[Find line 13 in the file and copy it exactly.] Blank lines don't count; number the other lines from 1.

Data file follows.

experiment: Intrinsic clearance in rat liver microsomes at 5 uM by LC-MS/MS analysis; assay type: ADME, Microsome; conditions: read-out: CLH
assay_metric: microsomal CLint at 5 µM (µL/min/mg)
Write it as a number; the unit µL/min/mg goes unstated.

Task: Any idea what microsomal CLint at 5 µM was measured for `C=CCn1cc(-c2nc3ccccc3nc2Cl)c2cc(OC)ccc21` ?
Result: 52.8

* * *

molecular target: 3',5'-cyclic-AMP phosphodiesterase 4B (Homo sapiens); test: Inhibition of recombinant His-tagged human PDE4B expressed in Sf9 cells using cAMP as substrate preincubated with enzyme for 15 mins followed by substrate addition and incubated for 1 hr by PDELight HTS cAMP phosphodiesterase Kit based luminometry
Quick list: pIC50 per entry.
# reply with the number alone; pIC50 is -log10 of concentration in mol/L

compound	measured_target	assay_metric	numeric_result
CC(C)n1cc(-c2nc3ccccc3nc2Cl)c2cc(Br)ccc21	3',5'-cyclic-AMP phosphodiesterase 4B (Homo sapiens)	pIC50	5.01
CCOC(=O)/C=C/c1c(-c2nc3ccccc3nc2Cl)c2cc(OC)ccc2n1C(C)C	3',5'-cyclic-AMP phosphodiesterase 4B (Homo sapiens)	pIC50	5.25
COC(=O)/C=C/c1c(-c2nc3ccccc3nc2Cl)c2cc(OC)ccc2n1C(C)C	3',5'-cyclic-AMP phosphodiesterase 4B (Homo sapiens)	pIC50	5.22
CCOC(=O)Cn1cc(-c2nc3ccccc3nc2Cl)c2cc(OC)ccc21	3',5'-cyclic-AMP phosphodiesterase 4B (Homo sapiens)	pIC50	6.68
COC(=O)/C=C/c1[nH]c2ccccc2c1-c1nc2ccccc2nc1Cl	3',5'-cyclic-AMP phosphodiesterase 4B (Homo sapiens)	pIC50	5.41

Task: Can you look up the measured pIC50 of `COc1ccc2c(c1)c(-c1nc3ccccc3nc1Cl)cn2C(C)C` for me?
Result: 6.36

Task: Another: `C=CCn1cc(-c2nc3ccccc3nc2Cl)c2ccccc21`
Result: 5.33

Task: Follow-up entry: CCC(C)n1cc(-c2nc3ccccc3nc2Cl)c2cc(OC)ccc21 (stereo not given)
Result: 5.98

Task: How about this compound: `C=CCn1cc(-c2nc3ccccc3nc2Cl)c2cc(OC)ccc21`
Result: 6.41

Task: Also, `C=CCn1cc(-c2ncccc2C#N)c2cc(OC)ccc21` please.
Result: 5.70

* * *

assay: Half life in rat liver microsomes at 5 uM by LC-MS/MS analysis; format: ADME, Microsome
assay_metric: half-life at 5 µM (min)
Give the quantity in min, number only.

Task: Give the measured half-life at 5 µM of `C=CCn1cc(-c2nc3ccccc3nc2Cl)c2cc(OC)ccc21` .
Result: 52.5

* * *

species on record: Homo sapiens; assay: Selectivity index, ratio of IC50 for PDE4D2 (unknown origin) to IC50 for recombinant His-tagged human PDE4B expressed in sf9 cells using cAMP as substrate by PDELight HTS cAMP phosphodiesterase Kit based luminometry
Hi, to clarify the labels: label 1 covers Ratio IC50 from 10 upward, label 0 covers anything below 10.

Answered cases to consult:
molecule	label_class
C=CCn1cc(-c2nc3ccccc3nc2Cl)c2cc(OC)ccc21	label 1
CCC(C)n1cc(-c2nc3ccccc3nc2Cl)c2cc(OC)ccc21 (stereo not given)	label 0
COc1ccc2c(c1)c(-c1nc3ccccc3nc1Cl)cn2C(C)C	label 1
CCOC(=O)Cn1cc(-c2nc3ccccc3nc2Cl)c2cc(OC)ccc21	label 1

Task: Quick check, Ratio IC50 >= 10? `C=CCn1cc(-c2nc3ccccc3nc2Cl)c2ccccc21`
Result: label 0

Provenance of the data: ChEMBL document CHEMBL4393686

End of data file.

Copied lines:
COC(=O)/C=C/c1c(-c2nc3ccccc3nc2Cl)c2cc(OC)ccc2n1C(C)C	3',5'-cyclic-AMP phosphodiesterase 4B (Homo sapiens)	pIC50	5.22